of those numbers starting the week on fairly stable footing for the hang seng and shanghai come w composite. because of the factors you talked about, because of ukraine and the dismal showing we saw on wall street last week, interesting to see a lot of money heading into the relative safety of bonds and also gold with the gold stocks in australia shining today, but clearly not enough to prevent the broader malaise in the market. the yen has been fairly strong as well. the dollar is making a comeback as you mentioned. the nikkei 225 on the back foot below 14,000 off by 50 points. wednesday will be critical for these markets when the first quarter china data. back to you. that's where we are with global asset prices. now talent in ukraine is bracing
for military action. an agreement has passed with no evidence that the rebels have complied. ukrainian authorities described rebellion in towns in the region as terrorist operations and is laying blame squarely with russia. speaking at the emergency meeting of the u.n. security council over the weekend, russia's ambassador accused the kiev government of using criminal force and of being russia-phobic. the western powers continue to criticize moscow saying it's amast tens of thousands of soldiers on the ukraine border. samantha power, the u.s. representative at the u.n., is also accusing russia of interfering. >> we know who is behind this, indeed the only entity in the area capable of these coordinated professional military actions is russia. >> the russian stock market is weakening with the ruble also down in early trade following the escalation in tensions. and speaking at the imf world
bank spring meeting in washington, julia asked russia's finance minister whether $100 billion in capital outflows would cause problems for the russian economy. >> translator: well, it kept a lot of flow, yes, it is big, it's bigger than it was in 2013. but in the beginning of the year, it was a trend that the capital would outflow from e merging markets. and this was a global trend. on the other hand, yes, we saw some nervousness due to the sanctions imposed against russia. this led to -- this led some investors to withdraw their investments in russia, but we also saw that some russian companies and russian individuals, mainly public, transferred against the background of the certain devaluation of the ruble, transferred their savings into dollars from rubles. >> so as far as you're concerned in international business being concerned, there's a separation
of politics and the ability to do business in russia? >> nobody will invest in politically unstable countries. we think we need to resolve the geopolitical crisis between ukraine and russia as soon as possible. and i think it is visible that our foreign affairs ministry and the president's office are working very closely with their foreign colleagues in order to resolve the current situation. >> for the very slatest on the developing crisis in the crukrae and the impact on the investors' nerves, head to cnbc.com and cover the investors' live blog. citigroup reports first quarter results at 8:00 a.m. and forecast to say $1.80 a share. citi recently warned investors they would miss a key profitability target, return on tangible equity after the fed rejected its capital plan. investors also listen for comments on legal costs following recent sentiments and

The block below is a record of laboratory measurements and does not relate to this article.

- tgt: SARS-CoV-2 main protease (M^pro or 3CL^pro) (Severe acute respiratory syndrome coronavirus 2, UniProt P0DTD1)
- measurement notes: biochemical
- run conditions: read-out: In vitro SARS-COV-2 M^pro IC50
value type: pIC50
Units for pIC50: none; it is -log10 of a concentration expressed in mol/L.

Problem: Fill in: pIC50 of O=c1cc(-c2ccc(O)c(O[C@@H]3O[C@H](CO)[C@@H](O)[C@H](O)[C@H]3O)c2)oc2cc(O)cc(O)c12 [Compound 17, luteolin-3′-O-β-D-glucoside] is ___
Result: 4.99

news on the mexican unit. overall, they expect first quarter earnings for the s&p 500 as a whole to decline 1.6%. it would be the first such decline since the third quarter of 2012. citigroup shares are currently down 12% year to date. dan morris is president and chief investment officer at morris capital advisers and joins us with his thoughts. dan, good morning to you. as far as citi is concerned, clearly they have problem with the capital plan being rejected. but what do you want to hear from them? >> well, i certainly would like to hear that they are addressing some of the issues that the fed brought to their attention and that they will be making efforts to improve their capital structure. it's very important that major banks like this establish a sound financial footing for our economy. >> yeah, are you also interested in what the banks tell us about the consumer?
>> am i interested in what the citi bank is doing with the consume her? >> no, what they will say. go ahead. no, go ahead. >> what they'll say about the consumer in the united states, yes, i think that's really an important thing for not just citi bank, but banks in general reporting earnings soon. because companies here have had a tougher time generating top line growth. and a lot of that is coming from the consumer. and the lack of spending that's gone on. and so i think it is important, and maybe citi will give us a bit of an indication of how the rest of the earning season is going to go in that. >> what is your strategy going to be as we go through this earnings season? >> well, first of all, you have to understand that we look for companies that have strong growth, capability of growing a sound financial structure. so our strategy remains the same. we look for companies that are priced attractively relative to